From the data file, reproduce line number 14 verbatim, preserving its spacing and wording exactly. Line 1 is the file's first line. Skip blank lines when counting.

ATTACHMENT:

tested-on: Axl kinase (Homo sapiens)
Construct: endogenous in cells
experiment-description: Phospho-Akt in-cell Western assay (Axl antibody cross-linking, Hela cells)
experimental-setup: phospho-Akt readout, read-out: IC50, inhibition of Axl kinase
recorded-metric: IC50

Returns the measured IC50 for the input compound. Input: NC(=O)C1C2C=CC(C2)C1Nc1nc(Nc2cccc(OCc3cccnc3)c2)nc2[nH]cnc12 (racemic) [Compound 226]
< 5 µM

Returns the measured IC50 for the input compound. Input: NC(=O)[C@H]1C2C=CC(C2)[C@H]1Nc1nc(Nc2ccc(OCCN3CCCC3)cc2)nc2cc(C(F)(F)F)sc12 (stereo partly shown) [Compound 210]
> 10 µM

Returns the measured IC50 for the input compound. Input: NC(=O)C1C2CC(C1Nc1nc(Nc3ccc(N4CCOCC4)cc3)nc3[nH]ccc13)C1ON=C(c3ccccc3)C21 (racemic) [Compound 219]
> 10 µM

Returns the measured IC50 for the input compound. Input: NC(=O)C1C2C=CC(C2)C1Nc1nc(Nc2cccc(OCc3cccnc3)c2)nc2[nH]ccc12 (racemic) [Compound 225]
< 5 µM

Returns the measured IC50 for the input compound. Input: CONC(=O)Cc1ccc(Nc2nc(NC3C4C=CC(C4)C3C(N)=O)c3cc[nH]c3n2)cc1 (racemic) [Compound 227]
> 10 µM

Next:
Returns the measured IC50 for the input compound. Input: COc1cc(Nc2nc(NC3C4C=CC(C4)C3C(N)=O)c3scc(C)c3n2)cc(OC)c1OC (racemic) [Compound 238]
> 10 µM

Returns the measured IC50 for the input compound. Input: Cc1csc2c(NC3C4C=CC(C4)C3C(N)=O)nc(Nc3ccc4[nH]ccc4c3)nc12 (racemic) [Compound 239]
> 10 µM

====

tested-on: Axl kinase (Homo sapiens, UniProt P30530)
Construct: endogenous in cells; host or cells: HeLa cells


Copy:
Returns the measured IC50 for the input compound. Input: CONC(=O)Cc1ccc(Nc2nc(NC3C4C=CC(C4)C3C(N)=O)c3cc[nH]c3n2)cc1 (racemic) [Compound 227]